John Bryson is the former chairman and chief executive of energy company Edison International. He also co-founded the Natural Resources Defense Council and served on a United Nations advisory group on energy and climate change.
Canada's parliament resumes work Thursday after national elections gave the majority to the ruling Conservative Party. And for the first time in its history, the socialist-leaning New Democratic Party will take on the role of "official opposition."
NPR's business news starts with music in the cloud.
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MONTAGNE: Apple has reached deals with Warner Music and EMI, among other labels, to allow consumers to listen to music on the Web. That's according to The Wall Street Journal. The deals are critical for Apple's effort to set up an online digital storage system for consumers.
Former Bosnian Serb military commander Ratko Mladic is in the Hague to face war crimes charges. He was captured last week and a Serbian court rejected an appeal to delay his transfer. For some insight on Mladic, Mary Louie Kelly talks to veteran U.S. diplomat Christopher Hill.
Jury selection has been postponed until next week in Delaware for the criminal trial of Earl Bradley. The former pediatrician is accused of sexually assaulting more than 100 children he treated over a 10-year period. That's left parents and others in the small town of Lewes wondering why it took authorities so long to intervene.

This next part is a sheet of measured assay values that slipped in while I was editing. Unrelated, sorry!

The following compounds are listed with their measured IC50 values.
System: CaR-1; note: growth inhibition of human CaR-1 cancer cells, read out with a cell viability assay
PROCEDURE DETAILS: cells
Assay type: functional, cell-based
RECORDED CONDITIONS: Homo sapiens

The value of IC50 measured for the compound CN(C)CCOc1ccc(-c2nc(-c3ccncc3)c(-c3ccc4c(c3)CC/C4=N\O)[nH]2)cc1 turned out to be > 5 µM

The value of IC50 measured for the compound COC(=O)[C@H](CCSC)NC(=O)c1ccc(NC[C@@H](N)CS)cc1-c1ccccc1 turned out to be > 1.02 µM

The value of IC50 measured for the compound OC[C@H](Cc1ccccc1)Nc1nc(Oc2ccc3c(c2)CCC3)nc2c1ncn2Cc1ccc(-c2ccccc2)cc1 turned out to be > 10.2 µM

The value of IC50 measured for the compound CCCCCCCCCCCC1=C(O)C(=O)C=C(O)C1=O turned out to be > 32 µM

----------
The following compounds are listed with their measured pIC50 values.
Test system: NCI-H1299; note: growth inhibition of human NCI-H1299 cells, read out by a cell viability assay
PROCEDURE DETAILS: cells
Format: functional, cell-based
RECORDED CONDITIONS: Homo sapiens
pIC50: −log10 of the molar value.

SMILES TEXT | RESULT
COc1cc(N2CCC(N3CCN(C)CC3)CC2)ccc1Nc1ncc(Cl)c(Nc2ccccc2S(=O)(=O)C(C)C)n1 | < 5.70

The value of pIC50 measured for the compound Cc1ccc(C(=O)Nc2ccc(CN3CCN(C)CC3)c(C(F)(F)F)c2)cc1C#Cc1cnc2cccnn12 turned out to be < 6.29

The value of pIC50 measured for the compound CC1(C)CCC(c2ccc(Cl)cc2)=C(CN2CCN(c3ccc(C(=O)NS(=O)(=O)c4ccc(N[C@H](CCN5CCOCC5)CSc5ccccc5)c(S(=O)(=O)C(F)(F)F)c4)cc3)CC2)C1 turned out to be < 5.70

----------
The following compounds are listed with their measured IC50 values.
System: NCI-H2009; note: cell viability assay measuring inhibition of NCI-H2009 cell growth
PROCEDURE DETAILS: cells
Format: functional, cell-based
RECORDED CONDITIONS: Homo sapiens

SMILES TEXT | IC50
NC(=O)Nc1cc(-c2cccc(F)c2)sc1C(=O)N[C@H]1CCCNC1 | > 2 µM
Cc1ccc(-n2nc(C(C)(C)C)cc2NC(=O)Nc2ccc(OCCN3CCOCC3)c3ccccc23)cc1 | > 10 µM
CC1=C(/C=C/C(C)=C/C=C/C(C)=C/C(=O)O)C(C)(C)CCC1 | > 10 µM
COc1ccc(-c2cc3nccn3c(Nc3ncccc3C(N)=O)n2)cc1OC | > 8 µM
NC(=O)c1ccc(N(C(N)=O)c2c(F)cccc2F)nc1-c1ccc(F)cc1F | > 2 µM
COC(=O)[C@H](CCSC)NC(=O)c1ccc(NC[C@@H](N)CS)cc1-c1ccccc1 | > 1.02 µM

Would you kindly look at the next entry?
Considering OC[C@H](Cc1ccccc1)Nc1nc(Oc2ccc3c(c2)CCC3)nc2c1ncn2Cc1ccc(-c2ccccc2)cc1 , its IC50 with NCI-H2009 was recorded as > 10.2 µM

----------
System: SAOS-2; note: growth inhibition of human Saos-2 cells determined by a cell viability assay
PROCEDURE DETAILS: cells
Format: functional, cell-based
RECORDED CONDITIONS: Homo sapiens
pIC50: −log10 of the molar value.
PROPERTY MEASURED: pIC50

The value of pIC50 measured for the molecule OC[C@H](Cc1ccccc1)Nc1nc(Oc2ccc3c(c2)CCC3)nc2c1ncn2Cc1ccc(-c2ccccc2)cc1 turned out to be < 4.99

The government of Bahrain today is expected to lift a state of emergency that was declared at the height of the anti-government protests in March. Mary Louise Kelly talks to NPR's Kelly McEvers about the situation in Bahrain.
Morning Edition's Steve Inskeep reports from Pakistan on the death of another prominent Pakistani journalist. Saleem Shazhad, who had been critical of the government, had been tortured. Inskeep also talks to Pakistani journalist Najam Sethi about attitudes in Pakistan now that Osama bin Laden is dead.
Osama bin Laden's death has put more pressure on the United States' strategic partnership with Pakistan, and its ongoing commitment to the war in Afghanistan. Thomas Barnett, chief analyst of Wikistrat, an online community for global strategists, tells Renee Montagne that the U.S. relationships with Pakistan and Afghanistan aren't worth the effort.